What parts of the body do ticks prefer to bite?
Do all tick species have the same attachment/biting preference? Does an infected tick attach to or bite different areas vs. non-infected? Does a tick’s life stage impact where it attaches? Investigators examined the biting behavior of several tick species collected from New York State in hopes of answering these questions.
In their study, “Human attachment site preferences of ticks parasitizing in New York,” Hart and colleagues describe which body parts black-legged and lone star ticks prefer to bite.¹ They collected ticks, submitted between April and December 2020 from individuals living in New York State, along with online questionnaires indicating where the tick was attached.
They examined the biting behavior of 3 species of ticks: Ixodes scapularis (deer or black-legged tick), Amblyomma americanum (lone star tick), and Dermacentor variabilis (American dog tick).
A deer tick, which can transmit Lyme disease, is not so fussy about where it bites.
The team found, that the “I. scapularis is less specific in its preferential attachment sites,” than the lone star tick. “However, the life stage and infection status impact the tick’s attachment site.”
Deer ticks: Body parts it prefers to bite
The black-legged tick does not seem to prefer a specific body area. “Ixodes scapularis is primarily found on the central trunk, including the groin/pelvic region, the abdomen, the thoracic region, and the head/neck,” the authors write.
However, the tick’s life stage and infection status can impact where it attaches on the body.
The immature life stages prefer the limbs, while I. scapularis infected with B. burgdorferi prefer to bite the central trunk versus the limbs.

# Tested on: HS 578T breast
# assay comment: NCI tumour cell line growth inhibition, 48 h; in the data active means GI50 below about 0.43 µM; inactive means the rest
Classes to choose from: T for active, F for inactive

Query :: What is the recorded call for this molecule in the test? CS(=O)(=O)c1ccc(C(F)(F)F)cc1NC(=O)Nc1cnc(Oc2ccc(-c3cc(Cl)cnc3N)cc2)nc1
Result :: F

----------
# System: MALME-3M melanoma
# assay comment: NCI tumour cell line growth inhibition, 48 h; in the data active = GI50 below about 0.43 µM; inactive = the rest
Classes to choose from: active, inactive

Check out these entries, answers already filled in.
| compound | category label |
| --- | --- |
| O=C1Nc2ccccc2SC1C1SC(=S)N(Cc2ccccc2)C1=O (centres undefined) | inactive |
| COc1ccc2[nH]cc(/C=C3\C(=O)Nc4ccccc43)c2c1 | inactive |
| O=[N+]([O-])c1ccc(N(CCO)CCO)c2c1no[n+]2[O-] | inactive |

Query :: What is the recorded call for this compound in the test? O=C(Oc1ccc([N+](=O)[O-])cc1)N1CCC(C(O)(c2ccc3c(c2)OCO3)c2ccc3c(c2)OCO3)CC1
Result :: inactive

In contrast, the lone star tick prefers to attach to the lower midsection, upper legs, and groin.
“More adult [I. scapularis] ticks were found in the thoracic/abdominal region of the body, while nymphs were more often attached to the arms and legs,” the authors write.
Infected ticks: Biting behavior
Ixodes scapularis ticks were screened for several pathogens.
Anaplasma phagocytophilum, B. microti, and other pathogens (DTV and B. miyamotoi) did not influence which body area the ticks chose to feed on.
“Many tick samples were found to be carrying multiple pathogens.”
However, if the tick was infected with B. burgdorferi, there was a significant change in the distribution of tick bites – more bites in the midsection and fewer on the arms, legs and head.
If the deer tick is infected with B. burgdorferi, it prefers to bite the central trunk versus the limbs.
“Bacterial and protozoal agents transmitted by I. scapularis take several hours for an infectious dose to be transmitted,” the authors point out.
“Therefore, prompt detection and removal of ticks is important for preventing tick-borne disease.”
Lone star ticks: Bite quickly
The lone star tick can transmit Ehrlichia chafeensis and E. ewingii.
“The [lone star tick] is also associated with Southern Tick-Borne Rash Associated Illness (STARI), a disease of unknown etiology that has previously been observed in New York” and with the Alpha-gal syndrome or red meat allergy, the authors explain.
With all life stages, the lone star tick was most often found in the thigh/groin/pelvic region.
This tick species tends to bite quickly, instead of ascending to higher regions of the body, like the torso or head.
The authors point out, the information gathered from their study can be helpful in protecting the public from tick-borne diseases. Educating individuals about the body parts most likely to have ticks attached can potentially reduce the transmission of tick-borne pathogens.
- Body regions where tick bites human vary depending on the tick species and life stage, and clothing worn by the host.
- The lone star tick prefers attaching to the thighs, groin, and abdomen.
- “Ixodes scapularis was found across the body, although it showed a significant life stage difference with adults preferring the head, midsection, and groin, while nymphs/larvae preferred the extremities.”
- “Infection with Borrelia burgdorferi resulted in a significant change in attachment site.”
- Hart, C., Schad, L.A., Bhaskar, J.R. et al. Human attachment site preferences of ticks parasitizing in New York. Sci Rep 12, 20897 (2022). https://doi.org/10.1038/s41598-022-25486-7